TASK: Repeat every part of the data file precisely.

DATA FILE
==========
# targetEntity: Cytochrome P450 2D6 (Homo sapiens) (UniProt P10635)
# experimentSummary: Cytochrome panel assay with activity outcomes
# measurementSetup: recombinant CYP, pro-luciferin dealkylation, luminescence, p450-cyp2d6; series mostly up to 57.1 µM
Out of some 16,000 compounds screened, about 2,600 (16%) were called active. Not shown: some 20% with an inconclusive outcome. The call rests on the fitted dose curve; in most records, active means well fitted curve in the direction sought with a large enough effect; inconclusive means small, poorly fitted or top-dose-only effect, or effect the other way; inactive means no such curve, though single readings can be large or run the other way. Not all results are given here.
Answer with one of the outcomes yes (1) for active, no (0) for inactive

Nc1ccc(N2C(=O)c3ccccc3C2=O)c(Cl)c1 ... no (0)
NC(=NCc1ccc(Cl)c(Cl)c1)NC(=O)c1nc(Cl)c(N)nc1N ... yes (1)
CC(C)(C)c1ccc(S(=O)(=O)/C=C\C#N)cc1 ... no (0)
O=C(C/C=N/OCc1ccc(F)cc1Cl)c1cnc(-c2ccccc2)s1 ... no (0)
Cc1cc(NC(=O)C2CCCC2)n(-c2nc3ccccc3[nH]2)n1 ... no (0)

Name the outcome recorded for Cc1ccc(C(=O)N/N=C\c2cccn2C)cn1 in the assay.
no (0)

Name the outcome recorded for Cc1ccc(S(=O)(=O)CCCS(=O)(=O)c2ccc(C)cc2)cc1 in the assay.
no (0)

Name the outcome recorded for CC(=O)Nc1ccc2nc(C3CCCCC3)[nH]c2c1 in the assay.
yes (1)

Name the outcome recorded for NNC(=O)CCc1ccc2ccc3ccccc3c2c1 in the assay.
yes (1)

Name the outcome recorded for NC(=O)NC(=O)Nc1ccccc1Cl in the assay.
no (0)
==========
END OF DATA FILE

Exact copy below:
# targetEntity: Cytochrome P450 2D6 (Homo sapiens) (UniProt P10635)
# experimentSummary: Cytochrome panel assay with activity outcomes
# measurementSetup: recombinant CYP, pro-luciferin dealkylation, luminescence, p450-cyp2d6; series mostly up to 57.1 µM
Out of some 16,000 compounds screened, about 2,600 (16%) were called active. Not shown: some 20% with an inconclusive outcome. The call rests on the fitted dose curve; in most records, active means well fitted curve in the direction sought with a large enough effect; inconclusive means small, poorly fitted or top-dose-only effect, or effect the other way; inactive means no such curve, though single readings can be large or run the other way. Not all results are given here.
Answer with one of the outcomes yes (1) for active, no (0) for inactive

Nc1ccc(N2C(=O)c3ccccc3C2=O)c(Cl)c1 ... no (0)
NC(=NCc1ccc(Cl)c(Cl)c1)NC(=O)c1nc(Cl)c(N)nc1N ... yes (1)
CC(C)(C)c1ccc(S(=O)(=O)/C=C\C#N)cc1 ... no (0)
O=C(C/C=N/OCc1ccc(F)cc1Cl)c1cnc(-c2ccccc2)s1 ... no (0)
Cc1cc(NC(=O)C2CCCC2)n(-c2nc3ccccc3[nH]2)n1 ... no (0)

Name the outcome recorded for Cc1ccc(C(=O)N/N=C\c2cccn2C)cn1 in the assay.
no (0)

Name the outcome recorded for Cc1ccc(S(=O)(=O)CCCS(=O)(=O)c2ccc(C)cc2)cc1 in the assay.
no (0)

Name the outcome recorded for CC(=O)Nc1ccc2nc(C3CCCCC3)[nH]c2c1 in the assay.
yes (1)

Name the outcome recorded for NNC(=O)CCc1ccc2ccc3ccccc3c2c1 in the assay.
yes (1)

Name the outcome recorded for NC(=O)NC(=O)Nc1ccccc1Cl in the assay.
no (0)